TEL AVIV — I returned from my visit to Vienna a few years ago laden with memorabilia of the Austrian painter Gustav Klimt - postcards, plus a colorful china cup. I'd been familiar with Klimt's early 20th century work, and my daughter once had a reproduction of his romantic painting "The Kiss" up on her teenage wall. But it wasn't until I went to Vienna that I fell under the esthetic spell of the Austrian artist, whose work is billed as one of the highlights of its modern art collection.
I mingled with other excited visitors in the magnificent rooms of the Belvedere Palace admiring the opulent paintings, including the sensuous portrait of Adele Bloch-Bauer, one of several Klimt canvases given a place of national honor in its halls. The cup I bought bears her arrestingly elegant likeness. She was the wife of the industrialist and art collector Ferdinand Bloch-Bauer. Her 1907 portrait was among six paintings the family commissioned from the artist. Drinking from my cup back home brought back the pleasure of the gorgeous paintings.
Then I read with a jolt last week's US Supreme Court decision in Republic of Austria v. Altmann. I learned that I and other captivated tourists were, in effect, hoodwinked into enchantment with Klimt's depictions. His world of golden beauty and light masked a somber and brutal secret: The very paintings featured as the jewel of Austrian national art last belonged to Ferdinand Bloch-Bauer, a Jew unceremoniously booted from the country in 1938 by Austria's Nazi regime. With utter sangfroid the country confiscated all his property, including the Klimts. He died in exile in 1945, willing his property to his nieces and nephews. But all that he'd accumulated during a lifetime in Austria was gone.
For the past 55 years, these Klimts have hung in Austrian national museums. The case of Republic of Austria v. Altmann represents the attempt of 88-year-old Maria Altmann, the last remaining niece, to recover them.
Ms. Altmann, who has been living in the US for 62 years since escaping Nazi Austria, turned to American courts as a last resort. She and her family began petitioning Austria, trying to recover the paintings, immediately after the end of World War II. The latest effort, started in 1999, was stymied by a formidable procedural hurdle: Before being allowed to appear before an Austrian judge, Altmann would have had to make a security deposit of $1.6 million, a percentage of the value of the property in issue. The Austrian court reduced this amount to $350,000, but when the government appealed, Altmann dropped the proceedings in Austria, and sued in US federal court in her home state of California. Austria countered that it was immune from being sued. In a procedural judgment last week, the Supreme Court rejected this defense, holding that US courts have jurisdiction to hear the claim. The merits of Altmann's argument that the paintings were illegally expropriated will now be argued in a lower court.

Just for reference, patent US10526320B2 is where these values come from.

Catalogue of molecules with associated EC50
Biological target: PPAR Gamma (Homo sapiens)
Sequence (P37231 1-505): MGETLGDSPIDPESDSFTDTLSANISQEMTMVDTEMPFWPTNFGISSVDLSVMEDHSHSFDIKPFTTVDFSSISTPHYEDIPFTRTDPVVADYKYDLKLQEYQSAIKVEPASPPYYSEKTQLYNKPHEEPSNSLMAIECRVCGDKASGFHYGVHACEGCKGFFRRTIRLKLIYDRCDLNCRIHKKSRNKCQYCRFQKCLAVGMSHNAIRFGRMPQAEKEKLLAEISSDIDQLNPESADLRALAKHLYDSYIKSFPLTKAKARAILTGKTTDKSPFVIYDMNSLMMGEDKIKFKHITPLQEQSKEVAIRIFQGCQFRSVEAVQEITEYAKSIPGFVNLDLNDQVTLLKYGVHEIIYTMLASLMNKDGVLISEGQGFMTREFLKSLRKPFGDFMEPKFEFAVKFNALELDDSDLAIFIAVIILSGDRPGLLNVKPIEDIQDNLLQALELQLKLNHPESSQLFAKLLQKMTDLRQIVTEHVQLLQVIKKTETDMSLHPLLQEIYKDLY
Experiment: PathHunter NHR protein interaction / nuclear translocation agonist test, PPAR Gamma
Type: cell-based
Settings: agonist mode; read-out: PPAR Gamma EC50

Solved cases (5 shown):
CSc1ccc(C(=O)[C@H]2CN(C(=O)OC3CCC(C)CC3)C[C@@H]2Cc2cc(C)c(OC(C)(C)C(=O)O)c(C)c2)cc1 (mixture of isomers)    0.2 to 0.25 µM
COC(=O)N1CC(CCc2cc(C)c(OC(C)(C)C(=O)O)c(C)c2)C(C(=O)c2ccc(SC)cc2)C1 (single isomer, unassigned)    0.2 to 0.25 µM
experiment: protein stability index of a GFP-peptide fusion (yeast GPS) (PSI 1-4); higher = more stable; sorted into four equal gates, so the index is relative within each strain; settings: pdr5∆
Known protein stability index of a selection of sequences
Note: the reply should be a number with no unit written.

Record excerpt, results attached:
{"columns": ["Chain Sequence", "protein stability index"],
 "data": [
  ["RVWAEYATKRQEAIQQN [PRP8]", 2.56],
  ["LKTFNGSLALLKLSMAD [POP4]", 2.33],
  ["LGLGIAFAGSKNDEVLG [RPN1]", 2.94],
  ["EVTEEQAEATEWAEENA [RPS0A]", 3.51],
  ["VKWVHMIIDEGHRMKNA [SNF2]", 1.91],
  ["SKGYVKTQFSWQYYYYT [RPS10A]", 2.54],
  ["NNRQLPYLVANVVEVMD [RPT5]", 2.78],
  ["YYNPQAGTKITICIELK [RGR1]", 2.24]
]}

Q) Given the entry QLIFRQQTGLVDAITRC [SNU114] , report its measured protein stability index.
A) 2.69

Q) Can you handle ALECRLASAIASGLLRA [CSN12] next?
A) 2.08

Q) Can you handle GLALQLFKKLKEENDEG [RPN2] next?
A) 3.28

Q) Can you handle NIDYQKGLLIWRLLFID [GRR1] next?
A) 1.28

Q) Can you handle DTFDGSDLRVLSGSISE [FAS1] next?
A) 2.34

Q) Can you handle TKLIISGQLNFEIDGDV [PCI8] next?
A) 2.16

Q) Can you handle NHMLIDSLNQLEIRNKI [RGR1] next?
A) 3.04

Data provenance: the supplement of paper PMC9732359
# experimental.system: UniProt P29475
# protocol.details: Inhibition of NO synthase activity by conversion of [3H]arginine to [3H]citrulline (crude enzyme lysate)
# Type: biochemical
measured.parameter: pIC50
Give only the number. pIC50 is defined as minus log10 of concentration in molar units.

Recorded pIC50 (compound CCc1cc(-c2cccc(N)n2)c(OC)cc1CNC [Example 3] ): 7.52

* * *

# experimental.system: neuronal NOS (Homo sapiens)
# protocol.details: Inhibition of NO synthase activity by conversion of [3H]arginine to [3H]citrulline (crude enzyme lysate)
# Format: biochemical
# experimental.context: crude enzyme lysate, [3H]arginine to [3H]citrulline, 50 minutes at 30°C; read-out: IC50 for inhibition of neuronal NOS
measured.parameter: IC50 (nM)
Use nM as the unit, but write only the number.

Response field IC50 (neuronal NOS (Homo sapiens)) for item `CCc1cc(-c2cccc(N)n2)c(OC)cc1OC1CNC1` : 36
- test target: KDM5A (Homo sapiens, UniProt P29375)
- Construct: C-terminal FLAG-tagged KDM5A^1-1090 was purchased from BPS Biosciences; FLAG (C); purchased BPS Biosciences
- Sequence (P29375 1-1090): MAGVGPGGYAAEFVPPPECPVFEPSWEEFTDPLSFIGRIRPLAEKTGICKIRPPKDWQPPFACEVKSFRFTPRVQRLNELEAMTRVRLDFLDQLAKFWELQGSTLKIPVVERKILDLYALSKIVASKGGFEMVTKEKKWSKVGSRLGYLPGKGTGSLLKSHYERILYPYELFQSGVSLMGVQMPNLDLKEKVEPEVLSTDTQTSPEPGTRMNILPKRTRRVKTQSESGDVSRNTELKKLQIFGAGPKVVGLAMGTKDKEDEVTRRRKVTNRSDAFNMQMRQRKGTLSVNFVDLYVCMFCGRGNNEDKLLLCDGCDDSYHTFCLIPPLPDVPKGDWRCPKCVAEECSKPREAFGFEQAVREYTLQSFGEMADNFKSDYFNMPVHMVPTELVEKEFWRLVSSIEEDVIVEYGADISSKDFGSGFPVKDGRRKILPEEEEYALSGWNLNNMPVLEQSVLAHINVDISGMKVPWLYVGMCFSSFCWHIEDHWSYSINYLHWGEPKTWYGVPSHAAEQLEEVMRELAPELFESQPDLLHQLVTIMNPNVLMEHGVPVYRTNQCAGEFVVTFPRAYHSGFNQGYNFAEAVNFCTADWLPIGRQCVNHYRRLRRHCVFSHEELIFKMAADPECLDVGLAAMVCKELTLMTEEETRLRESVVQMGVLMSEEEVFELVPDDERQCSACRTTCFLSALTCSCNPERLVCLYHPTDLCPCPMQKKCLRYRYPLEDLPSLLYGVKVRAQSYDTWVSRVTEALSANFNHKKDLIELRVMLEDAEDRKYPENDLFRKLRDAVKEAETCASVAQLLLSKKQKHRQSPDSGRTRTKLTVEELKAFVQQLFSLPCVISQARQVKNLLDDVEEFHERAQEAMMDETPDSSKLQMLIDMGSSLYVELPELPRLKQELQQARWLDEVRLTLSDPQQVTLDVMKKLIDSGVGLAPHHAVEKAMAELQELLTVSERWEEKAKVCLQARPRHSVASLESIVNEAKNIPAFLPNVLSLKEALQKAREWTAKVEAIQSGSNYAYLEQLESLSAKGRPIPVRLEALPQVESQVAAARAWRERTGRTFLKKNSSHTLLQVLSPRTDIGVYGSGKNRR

The facts of the case are complicated, and it is uncertain whether Altmann will ultimately prevail. One issue is whether Adele Bloch-Bauer, in fact, bequeathed the art to her country. She died in 1925, and her will gave the paintings to her husband, requesting they be donated to the state after his death.
But had she witnessed the next decade, in which her kin were hounded out of the country or killed, would Adele Bloch-Bauer have patriotically donated her Gustav Klimt collection to the nation that elevated persecution to policy?
I felt ashes in my mouth at the gall of Austria to display the paintings with such arrogant impunity. Had Adele Bloch-Bauer lived a little longer, her portrait might have hung in the national gallery while she was sent off to be exterminated. A national treasure? Why not note at a minimum the murky historical background?
Now I feel a stronger empathy with the frustration of a Greek who must travel to the British Museum in order to view the cornice of the Parthenon. Or the chagrin of an Egyptian who sees the tomb decorations from Luxor displayed in all their glory at the Louvre.
Whatever the outcome of Republic of Austria v. Altmann will be, I hope it, at the least, makes many thousands aware that there is a dark past to the lilting beauty so proudly displayed in the halls of Austrian museums. Today, when Klimt's Adele Bloch-Bauer looks out at me from my museum cup, I read irony in her intense enigmatic gaze.
Art cannot be divorced from history. All the enthusiastic tourist brochures in the world can't wash away the ugly stain that disfigures the Klimt canvases.
• Helen Schary Motro, an American lawyer and writer teaching at the University of Tel Aviv law school, is author of the forthcoming 'Maneuvering Between the Headlines: An American Lives Through the Intifada.'